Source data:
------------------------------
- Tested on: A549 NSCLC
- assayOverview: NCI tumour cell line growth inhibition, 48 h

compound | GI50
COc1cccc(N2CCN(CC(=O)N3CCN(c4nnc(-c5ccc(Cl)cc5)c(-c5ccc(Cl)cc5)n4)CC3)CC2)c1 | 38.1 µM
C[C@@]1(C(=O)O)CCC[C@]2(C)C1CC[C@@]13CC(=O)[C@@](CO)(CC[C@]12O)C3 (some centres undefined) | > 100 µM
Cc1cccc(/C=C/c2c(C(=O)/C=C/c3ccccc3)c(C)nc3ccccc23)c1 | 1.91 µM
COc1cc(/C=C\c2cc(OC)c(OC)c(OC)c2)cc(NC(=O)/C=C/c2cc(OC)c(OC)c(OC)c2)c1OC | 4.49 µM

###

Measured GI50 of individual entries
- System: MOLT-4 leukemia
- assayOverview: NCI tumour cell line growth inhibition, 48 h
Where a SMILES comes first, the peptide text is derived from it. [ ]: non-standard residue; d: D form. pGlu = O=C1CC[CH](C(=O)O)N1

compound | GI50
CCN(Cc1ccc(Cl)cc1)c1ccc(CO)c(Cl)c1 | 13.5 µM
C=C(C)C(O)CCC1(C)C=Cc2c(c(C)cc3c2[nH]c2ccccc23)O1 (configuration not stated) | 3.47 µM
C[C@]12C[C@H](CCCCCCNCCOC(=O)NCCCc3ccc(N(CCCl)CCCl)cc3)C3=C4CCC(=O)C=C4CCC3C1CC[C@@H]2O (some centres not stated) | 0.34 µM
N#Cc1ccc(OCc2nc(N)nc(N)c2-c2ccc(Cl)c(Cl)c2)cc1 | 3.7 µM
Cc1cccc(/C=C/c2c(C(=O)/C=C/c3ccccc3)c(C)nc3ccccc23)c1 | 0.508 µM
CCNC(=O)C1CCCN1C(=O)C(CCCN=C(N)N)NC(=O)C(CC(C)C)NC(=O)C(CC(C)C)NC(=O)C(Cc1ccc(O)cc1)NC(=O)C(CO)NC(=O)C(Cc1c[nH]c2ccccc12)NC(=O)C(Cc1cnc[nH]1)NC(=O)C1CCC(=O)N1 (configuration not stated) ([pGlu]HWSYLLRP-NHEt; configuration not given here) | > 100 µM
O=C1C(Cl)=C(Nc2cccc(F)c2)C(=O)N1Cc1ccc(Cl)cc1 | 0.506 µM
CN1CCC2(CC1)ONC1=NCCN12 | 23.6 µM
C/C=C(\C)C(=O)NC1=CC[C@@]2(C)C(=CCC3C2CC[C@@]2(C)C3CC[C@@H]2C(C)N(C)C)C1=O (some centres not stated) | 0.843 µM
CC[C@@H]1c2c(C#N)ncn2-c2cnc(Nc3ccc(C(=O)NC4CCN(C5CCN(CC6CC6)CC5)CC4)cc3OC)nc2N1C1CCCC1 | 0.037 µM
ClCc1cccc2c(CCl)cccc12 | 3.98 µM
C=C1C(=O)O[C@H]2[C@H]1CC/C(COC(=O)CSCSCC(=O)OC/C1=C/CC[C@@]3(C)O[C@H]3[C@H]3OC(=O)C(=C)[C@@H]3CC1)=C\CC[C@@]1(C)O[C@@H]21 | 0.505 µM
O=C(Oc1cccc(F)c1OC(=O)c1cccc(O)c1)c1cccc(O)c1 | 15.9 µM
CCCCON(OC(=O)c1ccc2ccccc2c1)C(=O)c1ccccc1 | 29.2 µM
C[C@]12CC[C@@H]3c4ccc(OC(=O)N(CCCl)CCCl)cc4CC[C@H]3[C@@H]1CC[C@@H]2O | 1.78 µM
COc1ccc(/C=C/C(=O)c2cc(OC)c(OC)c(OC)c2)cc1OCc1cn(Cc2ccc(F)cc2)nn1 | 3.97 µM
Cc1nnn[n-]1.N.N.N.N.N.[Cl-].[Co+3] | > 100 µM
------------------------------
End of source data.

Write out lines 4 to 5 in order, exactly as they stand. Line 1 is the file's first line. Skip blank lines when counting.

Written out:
COc1cccc(N2CCN(CC(=O)N3CCN(c4nnc(-c5ccc(Cl)cc5)c(-c5ccc(Cl)cc5)n4)CC3)CC2)c1 | 38.1 µM
C[C@@]1(C(=O)O)CCC[C@]2(C)C1CC[C@@]13CC(=O)[C@@](CO)(CC[C@]12O)C3 (some centres undefined) | > 100 µM